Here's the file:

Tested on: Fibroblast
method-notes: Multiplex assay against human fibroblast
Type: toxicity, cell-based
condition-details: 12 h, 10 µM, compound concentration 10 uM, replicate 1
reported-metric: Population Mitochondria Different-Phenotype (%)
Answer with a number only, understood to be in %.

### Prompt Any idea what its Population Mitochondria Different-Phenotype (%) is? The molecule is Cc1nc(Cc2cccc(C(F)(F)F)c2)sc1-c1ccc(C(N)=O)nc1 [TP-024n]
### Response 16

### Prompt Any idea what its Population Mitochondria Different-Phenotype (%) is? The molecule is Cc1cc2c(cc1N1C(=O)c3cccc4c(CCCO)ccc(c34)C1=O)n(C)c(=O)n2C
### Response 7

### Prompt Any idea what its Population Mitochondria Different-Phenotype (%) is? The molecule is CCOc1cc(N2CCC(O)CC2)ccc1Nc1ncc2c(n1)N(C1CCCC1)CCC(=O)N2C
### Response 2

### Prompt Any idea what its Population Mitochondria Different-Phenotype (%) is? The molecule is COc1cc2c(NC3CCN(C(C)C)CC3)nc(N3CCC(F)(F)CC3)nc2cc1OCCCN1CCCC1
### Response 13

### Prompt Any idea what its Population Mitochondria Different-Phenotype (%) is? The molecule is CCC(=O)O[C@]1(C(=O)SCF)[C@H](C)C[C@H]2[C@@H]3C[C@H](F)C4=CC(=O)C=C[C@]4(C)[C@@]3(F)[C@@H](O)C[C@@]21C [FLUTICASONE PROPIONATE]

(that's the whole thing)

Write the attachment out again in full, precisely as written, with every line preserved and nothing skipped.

Tested on: Fibroblast
method-notes: Multiplex assay against human fibroblast
Type: toxicity, cell-based
condition-details: 12 h, 10 µM, compound concentration 10 uM, replicate 1
reported-metric: Population Mitochondria Different-Phenotype (%)
Answer with a number only, understood to be in %.

### Prompt Any idea what its Population Mitochondria Different-Phenotype (%) is? The molecule is Cc1nc(Cc2cccc(C(F)(F)F)c2)sc1-c1ccc(C(N)=O)nc1 [TP-024n]
### Response 16

### Prompt Any idea what its Population Mitochondria Different-Phenotype (%) is? The molecule is Cc1cc2c(cc1N1C(=O)c3cccc4c(CCCO)ccc(c34)C1=O)n(C)c(=O)n2C
### Response 7

### Prompt Any idea what its Population Mitochondria Different-Phenotype (%) is? The molecule is CCOc1cc(N2CCC(O)CC2)ccc1Nc1ncc2c(n1)N(C1CCCC1)CCC(=O)N2C
### Response 2

### Prompt Any idea what its Population Mitochondria Different-Phenotype (%) is? The molecule is COc1cc2c(NC3CCN(C(C)C)CC3)nc(N3CCC(F)(F)CC3)nc2cc1OCCCN1CCCC1
### Response 13

### Prompt Any idea what its Population Mitochondria Different-Phenotype (%) is? The molecule is CCC(=O)O[C@]1(C(=O)SCF)[C@H](C)C[C@H]2[C@@H]3C[C@H](F)C4=CC(=O)C=C[C@]4(C)[C@@]3(F)[C@@H](O)C[C@@]21C [FLUTICASONE PROPIONATE]